Mayor of London Sadiq Khan says he will use all the powers at this disposal to tackle the major staffing shortages in the hospitality industry, and has called on ministers to review the ‘damaging’ changes to visa rules that have affected the sector since last year.
He has also pledged to use his own skills academy programme to train up more Londoners with the skills they need to take up jobs in the hospitality sector.
New data from UKHospitality suggests a current vacancy rate across the sector of 9%; implying a shortage of 188,000 workers.
The trade body has called for the introduction of an 'Australian-style visa scheme' to enable overseas workers who do not meet the threshold demanded by the new point-based immigration system to come to the UK.
Khan backs the idea of a ‘Coronavirus recovery visa’ to help bring foreign workers back quickly after lockdown, and is lobbying for cities such as London to have devolved powers in relation to visas to allow businesses and public services to fill vacancies where they have acute shortages such as in hospitality.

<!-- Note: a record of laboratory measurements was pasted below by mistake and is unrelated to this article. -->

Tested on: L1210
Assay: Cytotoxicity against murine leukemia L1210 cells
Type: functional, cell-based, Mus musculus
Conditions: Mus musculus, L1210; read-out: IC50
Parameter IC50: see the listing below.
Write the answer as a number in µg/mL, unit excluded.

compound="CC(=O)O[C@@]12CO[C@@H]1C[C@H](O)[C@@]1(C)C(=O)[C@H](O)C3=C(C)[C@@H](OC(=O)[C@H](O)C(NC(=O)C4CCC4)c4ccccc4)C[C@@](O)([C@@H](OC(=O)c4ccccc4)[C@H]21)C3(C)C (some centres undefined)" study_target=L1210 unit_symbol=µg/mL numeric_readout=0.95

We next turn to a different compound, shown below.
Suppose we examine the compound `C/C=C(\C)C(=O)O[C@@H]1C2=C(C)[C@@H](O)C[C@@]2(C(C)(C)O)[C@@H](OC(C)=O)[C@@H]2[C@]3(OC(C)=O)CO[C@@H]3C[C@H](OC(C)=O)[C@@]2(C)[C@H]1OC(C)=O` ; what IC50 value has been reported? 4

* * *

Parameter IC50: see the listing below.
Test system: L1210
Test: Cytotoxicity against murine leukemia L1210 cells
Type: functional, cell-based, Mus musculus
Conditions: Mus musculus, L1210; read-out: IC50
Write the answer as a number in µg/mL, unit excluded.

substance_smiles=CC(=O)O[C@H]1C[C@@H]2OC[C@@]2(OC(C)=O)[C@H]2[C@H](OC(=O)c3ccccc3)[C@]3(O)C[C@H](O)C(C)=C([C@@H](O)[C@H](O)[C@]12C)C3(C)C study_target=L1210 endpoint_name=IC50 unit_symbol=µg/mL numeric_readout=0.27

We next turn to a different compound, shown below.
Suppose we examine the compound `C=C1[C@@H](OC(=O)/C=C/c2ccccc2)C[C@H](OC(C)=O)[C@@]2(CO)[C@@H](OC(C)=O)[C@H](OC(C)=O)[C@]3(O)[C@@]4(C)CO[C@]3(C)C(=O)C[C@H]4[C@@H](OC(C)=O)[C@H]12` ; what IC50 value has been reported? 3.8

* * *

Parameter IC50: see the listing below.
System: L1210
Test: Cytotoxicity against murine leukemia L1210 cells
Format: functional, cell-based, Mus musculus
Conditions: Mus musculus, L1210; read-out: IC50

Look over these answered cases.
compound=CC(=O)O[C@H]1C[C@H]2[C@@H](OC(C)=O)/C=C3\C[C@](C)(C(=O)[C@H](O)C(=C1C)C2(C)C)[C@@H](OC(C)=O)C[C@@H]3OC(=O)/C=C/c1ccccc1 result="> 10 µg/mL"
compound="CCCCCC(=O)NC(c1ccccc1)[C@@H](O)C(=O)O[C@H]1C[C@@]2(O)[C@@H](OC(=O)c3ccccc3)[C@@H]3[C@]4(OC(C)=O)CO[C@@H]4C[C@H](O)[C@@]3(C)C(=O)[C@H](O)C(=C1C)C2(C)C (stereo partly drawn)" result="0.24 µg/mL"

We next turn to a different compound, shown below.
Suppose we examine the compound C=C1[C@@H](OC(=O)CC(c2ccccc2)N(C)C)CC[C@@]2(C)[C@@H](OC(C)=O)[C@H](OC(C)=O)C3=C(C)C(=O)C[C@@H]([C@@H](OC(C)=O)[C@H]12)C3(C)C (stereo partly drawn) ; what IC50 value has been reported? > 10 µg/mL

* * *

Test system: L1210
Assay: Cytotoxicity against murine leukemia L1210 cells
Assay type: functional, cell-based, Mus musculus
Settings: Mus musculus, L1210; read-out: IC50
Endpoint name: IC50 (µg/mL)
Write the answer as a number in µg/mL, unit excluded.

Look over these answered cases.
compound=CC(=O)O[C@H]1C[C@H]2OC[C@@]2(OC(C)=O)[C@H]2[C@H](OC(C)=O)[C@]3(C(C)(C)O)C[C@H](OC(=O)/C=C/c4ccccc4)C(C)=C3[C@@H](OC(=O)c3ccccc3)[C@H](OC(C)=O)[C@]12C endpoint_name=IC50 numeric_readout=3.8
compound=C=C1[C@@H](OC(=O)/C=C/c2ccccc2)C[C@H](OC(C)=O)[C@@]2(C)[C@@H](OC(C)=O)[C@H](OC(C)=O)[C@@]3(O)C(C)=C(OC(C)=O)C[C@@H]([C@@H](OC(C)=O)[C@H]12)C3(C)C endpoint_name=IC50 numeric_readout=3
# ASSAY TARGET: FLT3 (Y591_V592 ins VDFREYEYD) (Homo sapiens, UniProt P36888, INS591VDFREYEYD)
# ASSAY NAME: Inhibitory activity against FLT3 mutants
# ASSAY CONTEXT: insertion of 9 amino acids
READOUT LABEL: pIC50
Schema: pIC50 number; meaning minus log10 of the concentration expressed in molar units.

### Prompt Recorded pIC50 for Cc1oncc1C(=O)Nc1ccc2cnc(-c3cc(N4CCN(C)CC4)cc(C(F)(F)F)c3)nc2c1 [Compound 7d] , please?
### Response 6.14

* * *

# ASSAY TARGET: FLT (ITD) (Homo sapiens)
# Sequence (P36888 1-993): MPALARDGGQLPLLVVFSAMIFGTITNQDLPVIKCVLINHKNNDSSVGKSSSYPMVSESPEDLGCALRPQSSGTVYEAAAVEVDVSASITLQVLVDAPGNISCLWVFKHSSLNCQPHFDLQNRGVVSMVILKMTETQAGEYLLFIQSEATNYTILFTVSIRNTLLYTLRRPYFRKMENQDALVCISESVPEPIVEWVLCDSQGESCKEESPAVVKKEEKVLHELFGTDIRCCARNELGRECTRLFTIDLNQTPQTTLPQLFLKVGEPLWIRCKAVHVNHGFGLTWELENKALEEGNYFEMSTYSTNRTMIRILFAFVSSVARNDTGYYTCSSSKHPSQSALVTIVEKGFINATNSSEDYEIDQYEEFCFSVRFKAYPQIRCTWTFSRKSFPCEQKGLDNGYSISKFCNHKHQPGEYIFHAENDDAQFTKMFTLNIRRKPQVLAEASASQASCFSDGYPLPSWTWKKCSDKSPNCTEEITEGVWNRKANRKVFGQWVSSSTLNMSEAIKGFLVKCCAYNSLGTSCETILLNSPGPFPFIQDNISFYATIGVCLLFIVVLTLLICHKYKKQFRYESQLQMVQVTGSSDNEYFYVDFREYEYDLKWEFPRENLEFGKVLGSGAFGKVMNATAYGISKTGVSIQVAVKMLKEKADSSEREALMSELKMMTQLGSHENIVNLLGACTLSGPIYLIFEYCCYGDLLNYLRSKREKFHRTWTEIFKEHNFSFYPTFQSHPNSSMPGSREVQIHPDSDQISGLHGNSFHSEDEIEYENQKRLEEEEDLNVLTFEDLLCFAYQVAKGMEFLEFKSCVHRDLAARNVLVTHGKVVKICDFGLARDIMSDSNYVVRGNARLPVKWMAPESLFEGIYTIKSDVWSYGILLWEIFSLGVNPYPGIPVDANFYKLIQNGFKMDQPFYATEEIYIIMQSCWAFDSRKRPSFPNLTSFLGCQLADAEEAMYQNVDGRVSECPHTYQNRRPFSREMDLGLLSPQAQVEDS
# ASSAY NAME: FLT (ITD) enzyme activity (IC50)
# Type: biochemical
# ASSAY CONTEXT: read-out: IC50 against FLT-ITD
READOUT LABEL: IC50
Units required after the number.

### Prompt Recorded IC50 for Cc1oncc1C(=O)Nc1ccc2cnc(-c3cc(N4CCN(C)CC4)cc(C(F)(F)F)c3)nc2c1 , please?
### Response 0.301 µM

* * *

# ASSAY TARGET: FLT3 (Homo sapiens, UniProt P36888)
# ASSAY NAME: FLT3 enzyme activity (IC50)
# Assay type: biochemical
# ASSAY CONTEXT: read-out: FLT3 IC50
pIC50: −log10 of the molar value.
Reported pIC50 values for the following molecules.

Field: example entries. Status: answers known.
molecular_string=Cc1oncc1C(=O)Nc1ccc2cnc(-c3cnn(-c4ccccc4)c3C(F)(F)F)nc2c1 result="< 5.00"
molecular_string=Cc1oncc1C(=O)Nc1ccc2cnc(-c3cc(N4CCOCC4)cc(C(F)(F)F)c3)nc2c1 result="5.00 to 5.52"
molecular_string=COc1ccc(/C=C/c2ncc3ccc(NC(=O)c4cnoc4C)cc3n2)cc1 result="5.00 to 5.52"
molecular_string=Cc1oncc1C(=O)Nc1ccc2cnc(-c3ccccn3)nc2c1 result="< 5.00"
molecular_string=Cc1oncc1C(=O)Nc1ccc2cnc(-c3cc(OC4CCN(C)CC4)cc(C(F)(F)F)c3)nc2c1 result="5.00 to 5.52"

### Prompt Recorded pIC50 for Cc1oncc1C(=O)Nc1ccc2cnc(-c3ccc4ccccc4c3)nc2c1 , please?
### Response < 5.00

“Getting our world-leading hospitality industry back on its feet will be vital for London, but also the UK’s economic recovery as we emerge from lockdown," says Khan.
"But this simply won’t be possible without the chefs, bar staff and other key roles at the heart of the industry.
“With the double whammy of the pandemic and new visa rules making it harder to recruit workers with the necessary skills, hospitality venues now need our help to make it easier for them to recruit the staff they need, both from here in the UK and overseas.
“That’s why I’m urging ministers to review their damaging changes to visa rules and give cities like London the devolved powers to fill vacancies in sectors where there are such acute shortages. It’s something that would directly boost our economic recovery when we need it most.